After watching a debate on TV about censoring the hate speech on social media, and then continuing to have this debate amongst ourselves, a relaxing view like this was very much needed. Sometimes I really wish to get away from it all, the human primitivity that still very much exists under a cloak of technological progress. New Zealand definitely springs to mind as the final destination..! Though I'd probably never climb a glacier. My adventures are limited to surviving in my own country.
Once again thanks goes to Tianyi Shi :)

UNESCO - Korean Dolmen Sites

The proper name of this whs is Gochang, Hwasun and Ganghwa Dolmen Sites, alas I am not sure which site this relates to, or if its one or two of the three sites. In any case, great addition to my collection, thank you Sehan :) 

The prehistoric cemeteries at Gochang, Hwasun, and Ganghwa contain many hundreds of examples of dolmens - tombs from the 1st millennium BC constructed of large stone slabs. They form part of the Megalithic culture, found in many parts of the world, but nowhere in such a concentrated form.
Usually consisting of two or more undressed stone slabs supporting a huge capstone, it is generally accepted that they were simply burial chambers, erected over the bodies or bones of deceased worthies. They are usually found in cemeteries on elevated sites and are of great archaeological value for the information that they provide about the prehistoric people who built them and their social and political systems, beliefs and rituals, and arts and ceremonies.

17. 01. 2018.

UNESCO - Syracuse, Italy

The full name of this UNESCO site would be Syracuse and the Rocky Necropolis of Pantalica which therefore consists of two separate elements, but I have only a postcard showing one of them.
Ancient Syracuse includes the nucleus of the city’s foundation as Ortygia by Greeks from Corinth in the 8th century BC. The site of the city, which Cicero described as ‘the greatest Greek city and the most beautiful of all’. Many remains bear witness to the troubled history of Sicily, from the Byzantines to the Bourbons, interspersed with the Arabo-Muslims, the Normans, Frederick II of the Hohenstaufen dynasty (1197–1250), the Aragons and the Kingdom of the Two Sicilies. Historic Syracuse offers a unique testimony to the development of Mediterranean civilization over three millennia.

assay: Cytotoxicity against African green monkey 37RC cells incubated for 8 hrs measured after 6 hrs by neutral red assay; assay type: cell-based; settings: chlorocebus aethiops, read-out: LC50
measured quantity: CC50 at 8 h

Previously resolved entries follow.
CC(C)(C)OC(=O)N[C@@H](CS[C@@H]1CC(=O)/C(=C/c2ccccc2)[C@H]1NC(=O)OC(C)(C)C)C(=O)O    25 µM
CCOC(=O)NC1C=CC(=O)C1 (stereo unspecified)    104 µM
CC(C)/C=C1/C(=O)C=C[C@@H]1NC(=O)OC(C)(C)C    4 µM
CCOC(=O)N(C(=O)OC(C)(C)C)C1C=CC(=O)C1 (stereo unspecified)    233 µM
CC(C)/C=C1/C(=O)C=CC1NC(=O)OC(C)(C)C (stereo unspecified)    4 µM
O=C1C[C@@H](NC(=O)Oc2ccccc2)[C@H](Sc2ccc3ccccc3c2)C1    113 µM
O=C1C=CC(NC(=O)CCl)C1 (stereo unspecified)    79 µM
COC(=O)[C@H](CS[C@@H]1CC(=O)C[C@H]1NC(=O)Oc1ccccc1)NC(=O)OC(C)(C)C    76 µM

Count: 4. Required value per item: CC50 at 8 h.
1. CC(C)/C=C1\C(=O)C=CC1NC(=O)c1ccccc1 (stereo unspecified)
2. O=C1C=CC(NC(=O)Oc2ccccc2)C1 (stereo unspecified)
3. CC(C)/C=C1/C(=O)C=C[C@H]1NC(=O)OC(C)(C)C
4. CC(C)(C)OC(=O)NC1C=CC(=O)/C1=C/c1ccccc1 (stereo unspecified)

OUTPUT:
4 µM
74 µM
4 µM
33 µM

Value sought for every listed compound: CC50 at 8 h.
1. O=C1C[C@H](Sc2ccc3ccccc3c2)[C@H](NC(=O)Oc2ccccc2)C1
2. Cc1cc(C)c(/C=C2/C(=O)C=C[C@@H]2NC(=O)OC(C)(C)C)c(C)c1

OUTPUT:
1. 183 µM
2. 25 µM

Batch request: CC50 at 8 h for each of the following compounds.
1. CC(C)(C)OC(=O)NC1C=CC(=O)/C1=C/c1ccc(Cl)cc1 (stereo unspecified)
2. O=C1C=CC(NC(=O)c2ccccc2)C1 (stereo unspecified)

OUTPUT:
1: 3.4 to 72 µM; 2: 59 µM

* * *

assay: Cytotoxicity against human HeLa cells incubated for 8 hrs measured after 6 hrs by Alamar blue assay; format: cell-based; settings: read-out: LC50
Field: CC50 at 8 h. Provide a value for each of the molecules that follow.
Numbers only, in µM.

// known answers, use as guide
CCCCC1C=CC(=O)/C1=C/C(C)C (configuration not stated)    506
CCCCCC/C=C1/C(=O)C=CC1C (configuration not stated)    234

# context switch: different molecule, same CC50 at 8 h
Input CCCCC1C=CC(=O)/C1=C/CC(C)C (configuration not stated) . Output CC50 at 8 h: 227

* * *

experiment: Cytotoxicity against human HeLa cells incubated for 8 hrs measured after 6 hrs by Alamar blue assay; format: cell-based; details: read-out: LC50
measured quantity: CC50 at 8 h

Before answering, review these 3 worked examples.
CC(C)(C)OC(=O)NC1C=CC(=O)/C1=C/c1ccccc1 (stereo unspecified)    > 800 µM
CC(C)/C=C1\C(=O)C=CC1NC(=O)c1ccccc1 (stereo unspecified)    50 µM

Even though this postcard was swapped for, I have been lucky enough to visit Syracuse while we were in port in Catania (this was a turbulent cruise due to bad weather conditions, the route pretty much changed as we went - we had to skip Venice, Kotor and Ravenna (three UNESCO spots right there!) and got an overnight in Catania instead) as I had enough free time to catch a train and have a walk around town - though I could have easily spent many more hours roaming the streets of this lovely place. In the end I was still in a sort of a rush...here is the cathedral square, so spacious and neat :)

Piazza Dei Miracoli, Pisa, Italy

The name Piazza dei Miracoli was coined by the Italian writer and poet Gabriele d'Annunzio who, in his novel Forse che sì forse che no (1910), described the square as the "prato dei Miracoli," or "meadow of miracles".
 It is better known as Piazza Del Duomo, and I have already written about it here. As I have been here while working on the ship here is a little reminder - as a tour escort I had access to the cathedral but not the tower. There was a tiny bit of free time but not enough to explore the rest of Pisa - and there was a lot to see, judging from what could be glimpsed from onboard a tourist train.
Grazie Chiara :) 

Sagittarius In 2018

Seeing this postcard made me curious what the astrology online cafes say about the new year in a Sagittarius' life...Not that I believe in such a general aspect of a horoscope, but why not..!

The most sensible in a way is the one by a certain John Terry on www.horoscope2018.co.uk
(Call me bias but I was looking through the British rather than the American pages).

'With Pluto slowly wending its way through your sign, you're beginning to understand that you must create your own luck, and that it's your attitude that makes all the difference. As the new year dawns, the natives of your sign, more than any other, stand ready, willing, and able to make whatever evolutionary leaps are necessary in order to adapt, change, grow - and make the grade.'

More than ever I think this is real, and its gonna be a challenging year!
(Look at that, it even rhymes)

16. 01. 2018.

Wooden Angel

One of those unusual postcards worth having in one's collection, and I haven't even swapped for it - it was a surprise lottery card :D Danke Flo!
P.S. Of course I will keep the card intact as nice words are written on the back